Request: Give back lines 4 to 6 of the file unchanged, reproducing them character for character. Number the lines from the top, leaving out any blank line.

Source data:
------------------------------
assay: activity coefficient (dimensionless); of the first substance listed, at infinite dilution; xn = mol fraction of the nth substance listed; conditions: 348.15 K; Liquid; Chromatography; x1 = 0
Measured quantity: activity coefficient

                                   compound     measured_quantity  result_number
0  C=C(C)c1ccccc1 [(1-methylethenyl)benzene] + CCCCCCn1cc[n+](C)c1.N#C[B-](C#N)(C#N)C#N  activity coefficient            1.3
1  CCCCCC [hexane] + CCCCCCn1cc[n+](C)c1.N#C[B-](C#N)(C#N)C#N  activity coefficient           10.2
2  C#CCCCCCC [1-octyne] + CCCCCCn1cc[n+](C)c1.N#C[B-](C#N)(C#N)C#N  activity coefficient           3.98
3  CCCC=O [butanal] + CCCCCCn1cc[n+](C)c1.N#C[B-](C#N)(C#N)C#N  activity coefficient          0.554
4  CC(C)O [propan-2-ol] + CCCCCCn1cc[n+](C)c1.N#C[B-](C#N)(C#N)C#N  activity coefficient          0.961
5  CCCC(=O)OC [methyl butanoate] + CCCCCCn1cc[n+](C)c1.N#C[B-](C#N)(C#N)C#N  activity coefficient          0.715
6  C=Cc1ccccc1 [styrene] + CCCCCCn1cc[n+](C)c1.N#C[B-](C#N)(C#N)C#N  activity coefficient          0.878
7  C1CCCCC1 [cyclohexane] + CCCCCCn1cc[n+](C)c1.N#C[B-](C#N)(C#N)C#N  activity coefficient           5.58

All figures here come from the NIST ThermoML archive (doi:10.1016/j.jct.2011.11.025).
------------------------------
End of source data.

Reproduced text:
0  C=C(C)c1ccccc1 [(1-methylethenyl)benzene] + CCCCCCn1cc[n+](C)c1.N#C[B-](C#N)(C#N)C#N  activity coefficient            1.3
1  CCCCCC [hexane] + CCCCCCn1cc[n+](C)c1.N#C[B-](C#N)(C#N)C#N  activity coefficient           10.2
2  C#CCCCCCC [1-octyne] + CCCCCCn1cc[n+](C)c1.N#C[B-](C#N)(C#N)C#N  activity coefficient           3.98